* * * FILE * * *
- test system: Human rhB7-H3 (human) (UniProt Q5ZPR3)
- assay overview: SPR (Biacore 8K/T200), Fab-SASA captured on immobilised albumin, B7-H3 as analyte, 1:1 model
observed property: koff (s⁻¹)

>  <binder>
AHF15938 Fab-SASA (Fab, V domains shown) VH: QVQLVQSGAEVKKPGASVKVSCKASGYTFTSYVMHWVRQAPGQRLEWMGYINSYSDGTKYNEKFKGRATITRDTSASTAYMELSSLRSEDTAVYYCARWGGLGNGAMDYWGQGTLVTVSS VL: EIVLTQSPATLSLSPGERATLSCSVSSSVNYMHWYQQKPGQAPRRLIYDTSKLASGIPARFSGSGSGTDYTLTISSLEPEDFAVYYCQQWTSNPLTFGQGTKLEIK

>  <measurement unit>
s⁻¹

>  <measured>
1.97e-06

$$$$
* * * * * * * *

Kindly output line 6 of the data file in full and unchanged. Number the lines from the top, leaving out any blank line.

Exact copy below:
>  <measurement unit>